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Alcohol limits

UK: Healthy alcohol limits likely to be increased

The UK government is to review the current advice to the public on safe drinking levels, with the likelihood that the limits would be raised, reports The Independent.

The Commons Science and Technology Committee will examine evidence behind current UK guidelines, which state that men should not regularly drink more than four units of alcohol a day, equivalent to two pints of beer, and women should have no more than three units – or a large glass of wine.

The existing advice is based on recommendations from a committee of doctors in 1987 which set the weekly limits of 21 units for men, and 14 units for women. But the review comes as one of the members of the original Royal College of Physicians’ working party on the subject admitted that the figures were “plucked out of the air” in the absence of clear evidence about how much alcohol poses a health risk.

Richard Smith, former editor of the British Medical Journal and a member of the college’s working party on alcohol, said that the committee could find “no decent data” on the subject, but had felt obliged to make recommendations.

MPs will also look at how UK guidelines compare with those provided in other countries. While several countries have similar advice to that of the UK, and a small number set lower limits, many set their risk thresholds far higher.

Italy’s recommendations allow the equivalent of an extra bottle of wine a week, on top of Britain’s 21 units, which equals just over two bottles of wine, at 12 per cent strength.

France, Portugal, New Zealand and Japan allow more than half a bottle extra a week, limits in Spain and Ireland mean almost two more glasses more while the limit in Holland is just above that of Britain.

Countries with slightly lower thresholds than the UK include Finland and Australia, while Poland and Sweden advise weekly limits almost half as low as those in the UK.

UK advice also says women who are pregnant or trying to become pregnant should avoid drinking alcohol, and if they do drink, should not have more than 1 to 2 units once or twice a week.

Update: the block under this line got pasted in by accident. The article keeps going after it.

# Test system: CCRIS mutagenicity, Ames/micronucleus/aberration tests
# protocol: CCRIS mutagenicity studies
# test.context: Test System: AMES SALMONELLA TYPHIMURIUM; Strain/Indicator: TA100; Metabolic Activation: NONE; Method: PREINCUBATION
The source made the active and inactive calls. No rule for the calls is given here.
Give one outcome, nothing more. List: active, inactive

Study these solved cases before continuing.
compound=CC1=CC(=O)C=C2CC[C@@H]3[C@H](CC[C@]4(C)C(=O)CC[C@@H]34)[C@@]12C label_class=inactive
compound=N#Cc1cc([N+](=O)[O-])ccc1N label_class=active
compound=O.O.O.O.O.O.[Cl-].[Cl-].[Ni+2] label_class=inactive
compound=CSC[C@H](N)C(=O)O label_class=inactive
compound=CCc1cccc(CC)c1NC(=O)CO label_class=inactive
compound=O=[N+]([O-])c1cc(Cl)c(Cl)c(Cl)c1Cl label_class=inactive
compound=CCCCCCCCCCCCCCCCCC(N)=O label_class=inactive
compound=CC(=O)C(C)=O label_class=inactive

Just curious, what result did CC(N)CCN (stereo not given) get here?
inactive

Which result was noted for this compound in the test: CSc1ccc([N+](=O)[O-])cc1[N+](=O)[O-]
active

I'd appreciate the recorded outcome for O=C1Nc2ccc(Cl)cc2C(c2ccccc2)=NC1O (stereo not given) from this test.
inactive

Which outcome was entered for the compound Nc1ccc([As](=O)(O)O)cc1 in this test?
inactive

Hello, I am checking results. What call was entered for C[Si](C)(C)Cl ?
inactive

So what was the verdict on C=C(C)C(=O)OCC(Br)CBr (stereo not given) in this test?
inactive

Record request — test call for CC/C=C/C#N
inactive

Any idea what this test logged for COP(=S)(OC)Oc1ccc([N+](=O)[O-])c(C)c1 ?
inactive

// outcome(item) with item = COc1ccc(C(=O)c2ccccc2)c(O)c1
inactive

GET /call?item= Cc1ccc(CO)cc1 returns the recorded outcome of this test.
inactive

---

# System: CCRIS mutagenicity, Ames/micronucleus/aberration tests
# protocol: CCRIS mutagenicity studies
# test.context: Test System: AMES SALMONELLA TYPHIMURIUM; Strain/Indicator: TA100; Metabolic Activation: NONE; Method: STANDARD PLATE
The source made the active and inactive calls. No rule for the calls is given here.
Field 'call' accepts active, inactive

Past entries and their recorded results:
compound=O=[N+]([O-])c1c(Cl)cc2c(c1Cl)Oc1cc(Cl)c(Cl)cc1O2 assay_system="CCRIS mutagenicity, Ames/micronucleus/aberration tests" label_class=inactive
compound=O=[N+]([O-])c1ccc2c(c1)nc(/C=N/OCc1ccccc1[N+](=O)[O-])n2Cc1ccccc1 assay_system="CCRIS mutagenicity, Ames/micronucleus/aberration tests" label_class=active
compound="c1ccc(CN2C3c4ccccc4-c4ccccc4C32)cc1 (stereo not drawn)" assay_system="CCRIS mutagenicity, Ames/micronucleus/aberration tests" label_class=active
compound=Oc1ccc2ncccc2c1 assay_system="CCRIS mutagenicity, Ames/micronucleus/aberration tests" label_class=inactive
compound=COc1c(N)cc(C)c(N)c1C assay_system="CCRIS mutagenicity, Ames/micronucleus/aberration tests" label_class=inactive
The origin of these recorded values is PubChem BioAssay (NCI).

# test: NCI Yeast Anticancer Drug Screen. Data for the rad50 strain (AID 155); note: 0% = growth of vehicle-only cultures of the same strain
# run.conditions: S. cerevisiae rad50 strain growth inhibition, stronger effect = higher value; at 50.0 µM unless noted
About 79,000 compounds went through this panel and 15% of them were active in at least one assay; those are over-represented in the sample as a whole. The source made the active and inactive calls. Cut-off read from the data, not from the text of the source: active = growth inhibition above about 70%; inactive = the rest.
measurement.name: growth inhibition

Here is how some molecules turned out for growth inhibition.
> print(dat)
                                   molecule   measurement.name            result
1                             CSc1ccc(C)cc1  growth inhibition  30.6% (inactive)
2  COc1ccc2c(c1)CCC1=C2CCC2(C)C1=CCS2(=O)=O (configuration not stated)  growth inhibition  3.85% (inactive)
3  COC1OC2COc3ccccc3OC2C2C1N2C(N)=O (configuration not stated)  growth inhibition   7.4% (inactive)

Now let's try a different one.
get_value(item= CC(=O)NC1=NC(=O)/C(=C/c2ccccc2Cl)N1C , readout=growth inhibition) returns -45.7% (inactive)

Sir Ian Gilmore, President of the Royal College of Physicians said: “I welcome the fact the committee is looking at this – it is good to have as much scientific rigour about this as possible.

“That said, I think it is really important that we have concrete, simple guidelines, that make sense to everyone.”

Gavin Partington, from the Wine and Spirit Trade Association, said its members welcomed the review.

He said: “The current recommendations are based on a kind of guessing game, at a time when the evidence was not clear. There is ample evidence today to show that alcohol in moderation is good for the health, just as drinking to excess is bad for the health. What we want to see are guidelines which look at the full picture.”

Earlier this year, research published by the British Medical Journal found that drinking a glass of wine or pint of beer every evening reduces the risk of heart disease by up to a quarter.

The committee of MPs will also examine the Government’s attempts to educate the public about the dangers of excessive drinking will also be scrutinised.

Source: The Independent & The Telegraph

Note: South African government alcohol recommendations are no more than one drink (12 grams of alcohol) per day for women and no more than two drinks per day for men.

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